'I was worked like a Blackpool donkey': Why is the hospitality industry struggling to recruit staff?

Many workers are leaving the hospitality industry because the sector is now too unpredictable, new research suggests.

A survey by jobs website CV-Library of almost 1,000 workers found that one in three said Covid-19 had made them re-think their career, while one in four blamed poor pay for wanting to find another job.

Adam Hewison left his job as a sous chef in Manchester and retrained as an electrician. He said he feels like he has got his life back.

  • Adam Hewison says chefs need "better incentives".

Now that the hospitality sector is reopening - employers are struggling to recruit staff.

Lystra Adams opened Boujee bar and restaurant in Liverpool in December. Across the Liverpool One based site and the one in Manchester, there are 150 vacancies.

Boujee bar and restaurant in Liverpool

Lystra says she has four members of staff working solely on recruitment, and many potential employees simply do not turn up for interviews.

  • Lystra Adams says hiring staff is a challenge.

In Windermere, business is booming for the Langdale Chase Hotel – but because there are not enough staff, they’ve been forced to cut back on opening hours.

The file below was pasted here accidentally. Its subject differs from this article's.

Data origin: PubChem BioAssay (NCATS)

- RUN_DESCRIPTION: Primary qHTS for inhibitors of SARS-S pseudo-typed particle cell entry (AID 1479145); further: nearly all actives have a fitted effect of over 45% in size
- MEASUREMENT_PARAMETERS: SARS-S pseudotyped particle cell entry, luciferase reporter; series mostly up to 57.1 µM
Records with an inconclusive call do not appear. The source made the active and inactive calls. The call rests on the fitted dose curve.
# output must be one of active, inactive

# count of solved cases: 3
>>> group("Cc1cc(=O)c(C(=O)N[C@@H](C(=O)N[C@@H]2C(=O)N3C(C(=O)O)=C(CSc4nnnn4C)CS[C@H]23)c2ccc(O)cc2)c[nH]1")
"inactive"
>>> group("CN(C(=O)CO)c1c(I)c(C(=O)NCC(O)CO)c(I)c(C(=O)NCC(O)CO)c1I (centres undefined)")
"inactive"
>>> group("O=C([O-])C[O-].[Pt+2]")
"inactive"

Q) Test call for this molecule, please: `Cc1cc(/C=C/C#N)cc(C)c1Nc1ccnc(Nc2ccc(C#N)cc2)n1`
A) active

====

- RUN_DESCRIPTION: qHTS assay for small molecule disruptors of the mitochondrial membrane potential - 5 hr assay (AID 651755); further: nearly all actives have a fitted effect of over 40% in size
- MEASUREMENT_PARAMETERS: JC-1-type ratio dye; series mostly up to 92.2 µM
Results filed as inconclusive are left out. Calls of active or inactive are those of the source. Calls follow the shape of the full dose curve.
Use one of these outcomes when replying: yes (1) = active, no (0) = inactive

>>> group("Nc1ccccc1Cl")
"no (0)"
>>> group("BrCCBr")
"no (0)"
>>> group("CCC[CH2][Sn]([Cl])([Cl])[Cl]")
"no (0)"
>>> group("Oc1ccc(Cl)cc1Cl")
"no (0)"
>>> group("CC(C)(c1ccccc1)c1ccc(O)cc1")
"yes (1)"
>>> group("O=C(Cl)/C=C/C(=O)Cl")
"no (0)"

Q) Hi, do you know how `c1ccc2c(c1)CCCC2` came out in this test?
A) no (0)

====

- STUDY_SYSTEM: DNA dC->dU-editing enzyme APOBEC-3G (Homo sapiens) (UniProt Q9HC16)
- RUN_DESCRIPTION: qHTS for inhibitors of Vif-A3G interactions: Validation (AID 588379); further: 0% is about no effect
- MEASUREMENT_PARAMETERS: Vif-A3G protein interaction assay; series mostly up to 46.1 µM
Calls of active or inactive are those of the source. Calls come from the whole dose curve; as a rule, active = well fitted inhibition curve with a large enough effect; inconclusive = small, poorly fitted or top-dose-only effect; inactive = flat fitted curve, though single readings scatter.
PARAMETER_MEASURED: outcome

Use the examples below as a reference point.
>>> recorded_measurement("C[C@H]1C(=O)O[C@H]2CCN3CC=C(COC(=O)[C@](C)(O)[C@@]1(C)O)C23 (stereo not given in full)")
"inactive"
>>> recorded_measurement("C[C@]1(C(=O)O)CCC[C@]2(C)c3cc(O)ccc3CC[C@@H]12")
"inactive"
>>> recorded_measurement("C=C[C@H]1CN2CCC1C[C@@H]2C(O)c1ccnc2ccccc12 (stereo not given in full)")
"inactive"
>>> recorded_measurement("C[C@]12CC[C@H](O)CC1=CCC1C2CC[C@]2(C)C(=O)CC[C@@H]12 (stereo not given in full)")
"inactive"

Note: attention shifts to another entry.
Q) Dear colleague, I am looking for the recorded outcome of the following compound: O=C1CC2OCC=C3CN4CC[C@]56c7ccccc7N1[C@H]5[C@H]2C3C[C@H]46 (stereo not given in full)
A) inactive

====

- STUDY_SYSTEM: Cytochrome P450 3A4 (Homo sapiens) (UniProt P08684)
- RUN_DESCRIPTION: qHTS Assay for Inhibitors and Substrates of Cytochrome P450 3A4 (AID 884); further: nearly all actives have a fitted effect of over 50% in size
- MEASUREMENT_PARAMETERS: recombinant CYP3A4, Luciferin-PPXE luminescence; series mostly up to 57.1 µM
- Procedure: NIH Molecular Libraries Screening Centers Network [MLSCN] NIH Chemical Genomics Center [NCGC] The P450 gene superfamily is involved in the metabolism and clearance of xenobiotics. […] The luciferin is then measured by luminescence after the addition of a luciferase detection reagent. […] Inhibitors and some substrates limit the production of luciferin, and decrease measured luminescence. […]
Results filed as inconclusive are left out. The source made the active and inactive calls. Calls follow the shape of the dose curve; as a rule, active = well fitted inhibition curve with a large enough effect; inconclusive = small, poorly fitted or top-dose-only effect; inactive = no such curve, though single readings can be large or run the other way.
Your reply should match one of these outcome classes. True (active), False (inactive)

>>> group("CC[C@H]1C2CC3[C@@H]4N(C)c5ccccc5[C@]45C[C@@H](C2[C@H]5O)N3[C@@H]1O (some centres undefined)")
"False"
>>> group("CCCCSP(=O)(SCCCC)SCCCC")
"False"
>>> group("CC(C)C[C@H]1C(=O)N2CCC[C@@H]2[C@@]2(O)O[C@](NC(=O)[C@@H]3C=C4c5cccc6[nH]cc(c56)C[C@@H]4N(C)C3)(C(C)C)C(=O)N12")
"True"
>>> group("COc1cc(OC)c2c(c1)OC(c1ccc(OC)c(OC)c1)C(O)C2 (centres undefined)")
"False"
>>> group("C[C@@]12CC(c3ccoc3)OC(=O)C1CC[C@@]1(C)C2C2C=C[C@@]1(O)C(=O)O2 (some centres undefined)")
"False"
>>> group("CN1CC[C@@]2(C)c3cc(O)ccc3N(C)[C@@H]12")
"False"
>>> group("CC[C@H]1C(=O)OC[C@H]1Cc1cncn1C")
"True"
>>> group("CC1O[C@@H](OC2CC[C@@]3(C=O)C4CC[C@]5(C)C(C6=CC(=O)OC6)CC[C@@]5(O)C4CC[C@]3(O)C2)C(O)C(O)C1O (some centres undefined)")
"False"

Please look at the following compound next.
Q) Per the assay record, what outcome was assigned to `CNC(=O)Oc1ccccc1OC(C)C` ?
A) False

Manager of the hotel Jess Vincent said: "From next week we're only going to be serving lunches until 4 o'clock, not the traditional 5 or 6 that we've always done. It's just been a struggle to find those people that want to do those hands-on roles."

Jess Vincent, manager of Langdale Chase Hotel in Windermere.

As businesses struggle to keep up with demand, there are calls for a new visa system to allow European nationals to help fill the staffing gaps.

Westmorland and Lonsdale MP Tim Farron is urging the government to introduce a new visa system to help fix staff shortages in the Lake District's hospitality sector. 

He says the pandemic and changes in immigration rules have made it impossible for some businesses to continue without help from overseas.

  • Tim Farron is calling on the government to change visa rules.

So what does the future of the hospitality industry look like?

Adam Hewison says it’s at risk of collapse and workers need better incentives.

As the repercussions of events from the past year look set to stay for some time, this sector faces a challenging summer.

It’s hoped customer demand and a UK-based holiday season will translate into a brighter future.